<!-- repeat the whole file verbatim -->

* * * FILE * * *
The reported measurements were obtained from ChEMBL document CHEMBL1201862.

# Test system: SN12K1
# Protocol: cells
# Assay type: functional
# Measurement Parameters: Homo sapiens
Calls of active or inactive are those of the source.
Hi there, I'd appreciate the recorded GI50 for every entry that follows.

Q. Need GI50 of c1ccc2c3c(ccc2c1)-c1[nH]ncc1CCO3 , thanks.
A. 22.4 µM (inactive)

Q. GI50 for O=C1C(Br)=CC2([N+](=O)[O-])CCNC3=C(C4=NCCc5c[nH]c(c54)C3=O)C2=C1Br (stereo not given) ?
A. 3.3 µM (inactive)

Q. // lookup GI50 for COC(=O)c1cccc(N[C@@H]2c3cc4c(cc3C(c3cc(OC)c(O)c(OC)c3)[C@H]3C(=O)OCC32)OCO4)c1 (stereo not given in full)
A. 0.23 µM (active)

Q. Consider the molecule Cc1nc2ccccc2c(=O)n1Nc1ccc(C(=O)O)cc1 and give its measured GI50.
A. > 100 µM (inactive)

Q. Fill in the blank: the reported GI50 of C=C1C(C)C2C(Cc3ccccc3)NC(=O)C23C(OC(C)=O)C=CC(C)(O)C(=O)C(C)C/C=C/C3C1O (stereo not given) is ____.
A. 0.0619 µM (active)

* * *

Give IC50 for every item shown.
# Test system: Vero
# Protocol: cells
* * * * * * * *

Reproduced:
The reported measurements were obtained from ChEMBL document CHEMBL1201862.

# Test system: SN12K1
# Protocol: cells
# Assay type: functional
# Measurement Parameters: Homo sapiens
Calls of active or inactive are those of the source.
Hi there, I'd appreciate the recorded GI50 for every entry that follows.

Q. Need GI50 of c1ccc2c3c(ccc2c1)-c1[nH]ncc1CCO3 , thanks.
A. 22.4 µM (inactive)

Q. GI50 for O=C1C(Br)=CC2([N+](=O)[O-])CCNC3=C(C4=NCCc5c[nH]c(c54)C3=O)C2=C1Br (stereo not given) ?
A. 3.3 µM (inactive)

Q. // lookup GI50 for COC(=O)c1cccc(N[C@@H]2c3cc4c(cc3C(c3cc(OC)c(O)c(OC)c3)[C@H]3C(=O)OCC32)OCO4)c1 (stereo not given in full)
A. 0.23 µM (active)

Q. Consider the molecule Cc1nc2ccccc2c(=O)n1Nc1ccc(C(=O)O)cc1 and give its measured GI50.
A. > 100 µM (inactive)

Q. Fill in the blank: the reported GI50 of C=C1C(C)C2C(Cc3ccccc3)NC(=O)C23C(OC(C)=O)C=CC(C)(O)C(=O)C(C)C/C=C/C3C1O (stereo not given) is ____.
A. 0.0619 µM (active)

* * *

Give IC50 for every item shown.
# Test system: Vero
# Protocol: cells